While the results of the election did not align on the side of victory for the representative of the “proud boys”, it did bring to light the 70 million of Americans that voted for Trump and thought that white supremacy was not a deal breaker. It did bring truth to the 56% of white women who signed up for a book club and read “How To Be An Anti-Racist” and “White Fragility” in July 2020, but decided that their attempts to “do better” only lead them to the polls to vote in the interest of upholding white supremacy by November 2020. It did ignite a fire of hatred and increased need for physical safety for Black folks when word began to circulate that Trump would not resign and accept defeat, as well as talk of a potential race war. It did allow for a number of white liberals and democrats to seek solace in idea that “everything is good now” that Biden barely pulled through, and would not have if it were not for Black and Indigenous women voters.

It created yet another situation in which Black folks were and are currently distrusting of those that benefit and uphold the system. A day after the president-elect was announced there was a demand for Black folks and folks with other marginalized identites to figure out how to embrace those that chose to vote for Trump. Those of us who existed in constant fear and unpredictability for the past four years were now being asked to welcome in those that decided to vote for Trump, while maintaing a spirit of forgiveness and empathy. This request came without an apology, accountability, or a concrete plan for uprooting and abolishing the system of “white supremacy”. Instead we were asked to move on for the sake of a united country as if the election on every level was a matter of difference over dinner preferences than human rights.

As a therapist, I have held space for this whole series of traumatic events within the Black community for myself, my family, my community, and my clients. I have experienced and supported folks through the many waves of despair, I have sat in silence with people as they have cried and expressed frustration and rage, and witnessed them step into their power as they figuratively and literally took back their autonomy to breathe. I have documented increased anxiety, depression, hypervigilence, panic attacks, suicidal ideation connected to the compounding effects of racial trauma that Black folks have collectively experienced just in this past year. As a therapist, especially a Black therapist we have been granted the opportunity of co-creating and reminding clients of their reasons for choosing to wake up everyday in a world that tells them that they don’t have a reason to live. Helping clients maintain their hope and joy has been the heaviest and most rewarding part of the theraputic experience especially when we don’t know when better days are coming for Black people, but we know we can’t afford to not look forward, to not celebrate small wins, or even imagine what those days could be like for our future generations. As a therapist these past few months have been about holding space for uncertainty, grief, and focusing on radical self-care as a form of healing and liberation for Black people.

What I have noticed is that even during our worst storms, Black people have always found a way to collectively muster up the resilience and strength that is neccessary to push us forward. As a therapist, I have noticed that when Black people have intuitive hope that change is not confined to man-made timelines, and when Black people are rooted and confident in where they come from, who their village is, and who they are within a collective system, then they are able to locate their internal power and sense of hope. When they are grounded in their purpose being connected to the tapestry of life, I find that they are more likely to use their voice and to continue to push forward even in the face of pain and opposition. Connection to the core self coupled with a collective mindset seems to foster resiliance and bring about joy, and I believe that joy is a pathway to healing and freedom.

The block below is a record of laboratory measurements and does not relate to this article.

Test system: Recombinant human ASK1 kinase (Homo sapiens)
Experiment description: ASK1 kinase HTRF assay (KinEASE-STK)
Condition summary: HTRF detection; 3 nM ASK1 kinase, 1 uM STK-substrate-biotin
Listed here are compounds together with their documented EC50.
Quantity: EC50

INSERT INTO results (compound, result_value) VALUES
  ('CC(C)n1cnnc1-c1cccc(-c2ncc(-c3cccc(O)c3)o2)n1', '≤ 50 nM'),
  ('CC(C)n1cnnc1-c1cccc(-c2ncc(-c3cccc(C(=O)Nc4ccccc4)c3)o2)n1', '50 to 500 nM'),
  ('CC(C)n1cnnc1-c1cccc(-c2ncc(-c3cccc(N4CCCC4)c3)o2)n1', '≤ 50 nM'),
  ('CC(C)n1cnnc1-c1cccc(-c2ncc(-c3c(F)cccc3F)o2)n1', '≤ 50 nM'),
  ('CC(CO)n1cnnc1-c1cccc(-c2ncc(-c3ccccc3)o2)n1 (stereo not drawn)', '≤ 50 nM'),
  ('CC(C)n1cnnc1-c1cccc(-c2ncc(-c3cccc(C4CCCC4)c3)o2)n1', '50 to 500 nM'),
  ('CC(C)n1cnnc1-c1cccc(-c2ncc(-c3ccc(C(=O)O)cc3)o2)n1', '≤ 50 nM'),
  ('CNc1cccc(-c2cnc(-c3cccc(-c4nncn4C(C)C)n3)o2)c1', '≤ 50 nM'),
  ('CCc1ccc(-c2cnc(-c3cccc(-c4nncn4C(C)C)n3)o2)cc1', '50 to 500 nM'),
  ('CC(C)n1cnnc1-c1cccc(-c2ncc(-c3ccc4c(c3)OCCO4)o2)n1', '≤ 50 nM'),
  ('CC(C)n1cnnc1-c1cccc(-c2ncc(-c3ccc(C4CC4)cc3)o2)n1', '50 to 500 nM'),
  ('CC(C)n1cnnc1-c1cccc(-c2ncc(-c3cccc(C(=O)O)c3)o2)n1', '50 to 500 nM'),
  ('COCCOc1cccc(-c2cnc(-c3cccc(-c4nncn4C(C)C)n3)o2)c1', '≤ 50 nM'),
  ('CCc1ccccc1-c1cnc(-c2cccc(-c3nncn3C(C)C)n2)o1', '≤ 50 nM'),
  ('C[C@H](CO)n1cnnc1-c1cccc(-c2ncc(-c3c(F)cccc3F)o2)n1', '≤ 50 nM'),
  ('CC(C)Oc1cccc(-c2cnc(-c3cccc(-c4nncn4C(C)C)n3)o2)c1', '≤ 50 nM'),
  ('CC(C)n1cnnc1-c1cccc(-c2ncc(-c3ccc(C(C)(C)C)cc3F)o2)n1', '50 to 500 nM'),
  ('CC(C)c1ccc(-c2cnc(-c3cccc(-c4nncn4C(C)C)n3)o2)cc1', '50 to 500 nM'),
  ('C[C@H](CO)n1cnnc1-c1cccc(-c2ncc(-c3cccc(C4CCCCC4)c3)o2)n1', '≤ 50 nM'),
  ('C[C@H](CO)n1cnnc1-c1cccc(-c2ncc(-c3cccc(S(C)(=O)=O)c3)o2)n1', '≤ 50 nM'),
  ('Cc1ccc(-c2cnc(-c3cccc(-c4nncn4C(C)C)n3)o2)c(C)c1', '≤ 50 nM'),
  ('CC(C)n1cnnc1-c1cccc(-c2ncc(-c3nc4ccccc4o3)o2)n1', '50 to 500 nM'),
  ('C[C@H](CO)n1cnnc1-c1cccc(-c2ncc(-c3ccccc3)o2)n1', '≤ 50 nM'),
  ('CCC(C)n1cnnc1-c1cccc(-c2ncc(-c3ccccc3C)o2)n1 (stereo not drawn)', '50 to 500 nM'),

Black joy breathes life into liberation and healing. Black joy is a form of a resistance to the “white supremacy” system that presents us with every depiction of why we should be miserable and distraught, but we choosing to find moments to laugh anyway. Black joy is continuing to raise our fist and boldly emobody our melanin with our heads held high. Black joy influences our culture, it is what is reflected in our art, music, films, literature, sports, entertainment, etc. Black joy is the hum in the gospel hymns, of brown hands in white gloves wearing big fancy hats with loud bousterious voices belting out the lyrics, “This Joy that I have the world didn’t give to me, the world didn’t give it, the world can’t take it away”, It is in the little soft black and brown voices in Sunday school rehersing “This little light of mine I’m gonna let it shine, let it shine, let it shine, let it shine”. Black joy is in our collective song for justice within this country as we honor the sacrifice of those that came before us, and continue to set a foundation for the legacy that follows. It is when our voices come together in agreeance singing:

“Lift ev’ry voice and sing
’Til earth and heaven ring
Ring with the harmonies of Liberty
Let our rejoicing rise
High as the list’ning skies
Let it resound loud as the rolling sea
Sing a song full of the faith that the dark past has taught us
Sing a song full of the hope that the present has brought us
Facing the rising sun of our new day begun
Let us march on ’til victory is won”

This song brings hope and reminds us that much like the earth we are strong and are capable of holding both the complexities of grief and joy. It reminds us that we must continue to let our voices be heard until they blend together and we are singing the same song for our collective liberation.

Hello, my name is Alishia McCullough (she, her, hers) and I am a millennial Licensed Clinical Mental Health Therapist and National Certified Counselor